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Autumn Budget 2018: taxpayers to save £130 with personal allowance increase

People will be able to earn up to £50,000 before paying the higher rate

Autumn Budget 2018: taxpayers to save £130 with personal allowance increase

Basic-rate taxpayers will get an extra £130 in 2019-20, as the Chancellor announced that the personal allowance will rise to £12,500, a year earlier than promised in the Conservative manifesto.

Higher-rate taxpayers will also be better off, with the higher-rate threshold rising to £50,000 (including the personal allowance), equivalent to an extra £860 per year.

However, some of the gains will be offset by increased national insurance contributions, as the 12% NI band is tied to the higher-rate threshold. As such, working age employees will pay 12% of their earnings between £8,632 and £50,000 and 2% on higher amounts.

From April 2020 onwards, the basic and higher-rate thresholds are set to remain frozen, before beginning to increase in line with inflation from April 2021.

These changes won’t apply in Scotland, and any changes to income tax in Scotland will be announced at the Scottish Budget in December.

Calculate  your income tax for 2019-20

The changes announced by Mr Hammond will have a direct impact on how much tax you pay next year.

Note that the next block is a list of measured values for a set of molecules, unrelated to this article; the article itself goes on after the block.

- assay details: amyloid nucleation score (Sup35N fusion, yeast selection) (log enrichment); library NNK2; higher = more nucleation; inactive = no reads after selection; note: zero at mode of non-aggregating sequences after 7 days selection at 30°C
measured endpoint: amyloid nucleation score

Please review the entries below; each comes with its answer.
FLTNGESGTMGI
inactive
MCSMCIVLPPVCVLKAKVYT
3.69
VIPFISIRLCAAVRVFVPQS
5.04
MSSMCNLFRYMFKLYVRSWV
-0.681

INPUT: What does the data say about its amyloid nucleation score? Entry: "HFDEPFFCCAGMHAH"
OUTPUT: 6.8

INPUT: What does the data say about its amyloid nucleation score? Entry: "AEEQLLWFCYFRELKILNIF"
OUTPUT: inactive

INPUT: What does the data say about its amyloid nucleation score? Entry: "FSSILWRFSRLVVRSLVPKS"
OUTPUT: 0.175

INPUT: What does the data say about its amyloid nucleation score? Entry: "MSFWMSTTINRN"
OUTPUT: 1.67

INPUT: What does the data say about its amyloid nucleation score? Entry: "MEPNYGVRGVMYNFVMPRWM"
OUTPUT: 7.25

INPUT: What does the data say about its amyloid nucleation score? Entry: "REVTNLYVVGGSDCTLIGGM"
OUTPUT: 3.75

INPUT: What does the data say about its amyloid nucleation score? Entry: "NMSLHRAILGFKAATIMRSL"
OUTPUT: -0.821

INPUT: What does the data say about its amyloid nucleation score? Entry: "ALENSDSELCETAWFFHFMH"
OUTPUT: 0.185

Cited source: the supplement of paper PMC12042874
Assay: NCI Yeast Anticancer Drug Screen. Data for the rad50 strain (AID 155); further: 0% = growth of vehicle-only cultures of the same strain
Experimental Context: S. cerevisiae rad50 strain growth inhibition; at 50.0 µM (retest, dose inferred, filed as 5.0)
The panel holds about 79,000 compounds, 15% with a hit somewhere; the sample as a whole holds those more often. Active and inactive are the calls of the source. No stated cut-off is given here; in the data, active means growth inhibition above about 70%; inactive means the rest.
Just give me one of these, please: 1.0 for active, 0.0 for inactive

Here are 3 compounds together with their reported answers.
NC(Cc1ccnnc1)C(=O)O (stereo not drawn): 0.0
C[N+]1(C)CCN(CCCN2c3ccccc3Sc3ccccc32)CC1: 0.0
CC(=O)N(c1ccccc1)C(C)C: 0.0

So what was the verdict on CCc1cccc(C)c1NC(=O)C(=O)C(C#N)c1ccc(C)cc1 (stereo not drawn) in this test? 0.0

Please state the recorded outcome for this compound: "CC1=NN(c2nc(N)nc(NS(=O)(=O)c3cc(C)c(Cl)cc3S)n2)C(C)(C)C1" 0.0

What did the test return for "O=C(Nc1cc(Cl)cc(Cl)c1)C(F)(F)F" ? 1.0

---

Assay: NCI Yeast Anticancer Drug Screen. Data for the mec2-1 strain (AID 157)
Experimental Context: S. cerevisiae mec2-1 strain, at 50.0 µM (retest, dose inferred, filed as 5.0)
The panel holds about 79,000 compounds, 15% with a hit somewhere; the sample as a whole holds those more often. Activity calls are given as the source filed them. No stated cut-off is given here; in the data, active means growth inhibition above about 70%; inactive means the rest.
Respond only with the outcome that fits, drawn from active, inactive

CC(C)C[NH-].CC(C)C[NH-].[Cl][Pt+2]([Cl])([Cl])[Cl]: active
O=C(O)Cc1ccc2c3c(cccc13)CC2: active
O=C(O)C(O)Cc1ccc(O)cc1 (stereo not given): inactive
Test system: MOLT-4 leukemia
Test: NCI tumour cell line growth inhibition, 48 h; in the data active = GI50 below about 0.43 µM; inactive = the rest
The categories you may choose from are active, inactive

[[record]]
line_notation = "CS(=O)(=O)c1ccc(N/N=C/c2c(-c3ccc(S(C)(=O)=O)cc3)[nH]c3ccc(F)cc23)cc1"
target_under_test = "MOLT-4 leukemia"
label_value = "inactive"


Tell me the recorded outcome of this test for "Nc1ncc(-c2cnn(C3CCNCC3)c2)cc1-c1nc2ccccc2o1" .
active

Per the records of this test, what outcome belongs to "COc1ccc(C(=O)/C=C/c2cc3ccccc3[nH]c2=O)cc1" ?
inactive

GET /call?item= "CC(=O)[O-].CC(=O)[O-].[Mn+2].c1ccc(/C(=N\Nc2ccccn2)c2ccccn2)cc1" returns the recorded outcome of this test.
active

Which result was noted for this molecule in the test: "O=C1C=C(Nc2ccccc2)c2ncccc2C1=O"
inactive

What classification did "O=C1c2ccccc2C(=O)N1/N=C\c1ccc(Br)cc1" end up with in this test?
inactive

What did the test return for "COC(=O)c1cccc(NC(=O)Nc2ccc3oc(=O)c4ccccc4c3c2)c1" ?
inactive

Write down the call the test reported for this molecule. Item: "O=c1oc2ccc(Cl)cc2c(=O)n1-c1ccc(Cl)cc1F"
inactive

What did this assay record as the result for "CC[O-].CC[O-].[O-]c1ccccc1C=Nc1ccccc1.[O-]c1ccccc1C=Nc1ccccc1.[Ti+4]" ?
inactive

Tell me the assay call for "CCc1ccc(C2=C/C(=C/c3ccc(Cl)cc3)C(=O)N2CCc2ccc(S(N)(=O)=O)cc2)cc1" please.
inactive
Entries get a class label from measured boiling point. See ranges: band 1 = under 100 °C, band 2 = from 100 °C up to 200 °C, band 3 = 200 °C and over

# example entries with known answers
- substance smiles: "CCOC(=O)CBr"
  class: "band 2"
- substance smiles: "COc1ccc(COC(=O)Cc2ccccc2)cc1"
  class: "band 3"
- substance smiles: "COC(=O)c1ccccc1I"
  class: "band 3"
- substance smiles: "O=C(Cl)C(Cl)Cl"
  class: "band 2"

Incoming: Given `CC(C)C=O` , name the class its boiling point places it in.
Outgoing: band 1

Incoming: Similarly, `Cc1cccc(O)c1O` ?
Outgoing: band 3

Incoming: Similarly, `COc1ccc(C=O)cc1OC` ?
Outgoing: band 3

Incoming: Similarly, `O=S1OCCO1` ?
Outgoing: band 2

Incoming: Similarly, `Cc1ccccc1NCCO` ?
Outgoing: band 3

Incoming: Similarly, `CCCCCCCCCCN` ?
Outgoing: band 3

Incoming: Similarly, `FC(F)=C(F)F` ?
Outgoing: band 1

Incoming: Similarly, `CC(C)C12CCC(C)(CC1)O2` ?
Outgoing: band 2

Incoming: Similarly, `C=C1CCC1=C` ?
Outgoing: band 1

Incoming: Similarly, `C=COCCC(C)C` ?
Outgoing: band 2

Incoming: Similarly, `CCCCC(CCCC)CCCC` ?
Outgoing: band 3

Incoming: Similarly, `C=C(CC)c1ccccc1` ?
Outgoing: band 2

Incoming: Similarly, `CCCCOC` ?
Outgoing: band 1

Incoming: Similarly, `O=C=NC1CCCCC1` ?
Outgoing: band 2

You can use our income tax calculator to work out your income tax and National Insurance bill for 2019-20 and for the current year – use the toggles to choose the year you need.

How the personal allowance and higher-rate thresholds have changed

Our graph below shows how the personal allowance has increased over the past five years, and the change for next year.

If you’re a higher-income earner, this Budget also brings you a windfall. In our graph, you can see how much you can earn before paying the higher tax rate and how this has changed in recent years.

Capital gains tax allowance rises

The personal allowance for capital gains will rise to £12,000 in 2019-20, allowing people to make an extra £300 profit on asset sales before they owe any tax.

Capital gains tax is charged on the profits you make when selling assets, beyond the annual allowance. If you make losses on other sales, these can be offset against your gains. You can find out more in our guide to capital gains tax rules for 2018-19.

Our graph below shows how the capital gains tax personal allowance has changed over time.

The Chancellor also announced measures to reform lettings relief, a mechanism that allows people who have both let out their home and lived in it to avoid capital gains tax. According to Mr Hammond’s plans, the relief would only be available to landlords who share their property with a lodger.

The period that landlords can claim this relief will also be cut from 18 months to 9 months, increasing the amount of tax that these landlords will pay.  However, the 36-month period will remain for disabled people and those in care homes.

These changes are not finalised, but are expected to come into force in April 2020, following a consultation.

Tax-free savings allowance frozen

The 0% savings band was frozen at £5,000. Along with the increased personal allowance and the existing personal savings allowance, this means savers can receive up to £18,500 of savings interest before paying tax in 2019-20, if they have no other income.

For people who earn more than this from a job or pension, the personal savings allowance also held steady at £1,000 for basic-rate taxpayers, and £500 for higher-rate taxpayers.

This will be the third year that this allowance has been frozen since it was introduced in April 2016.

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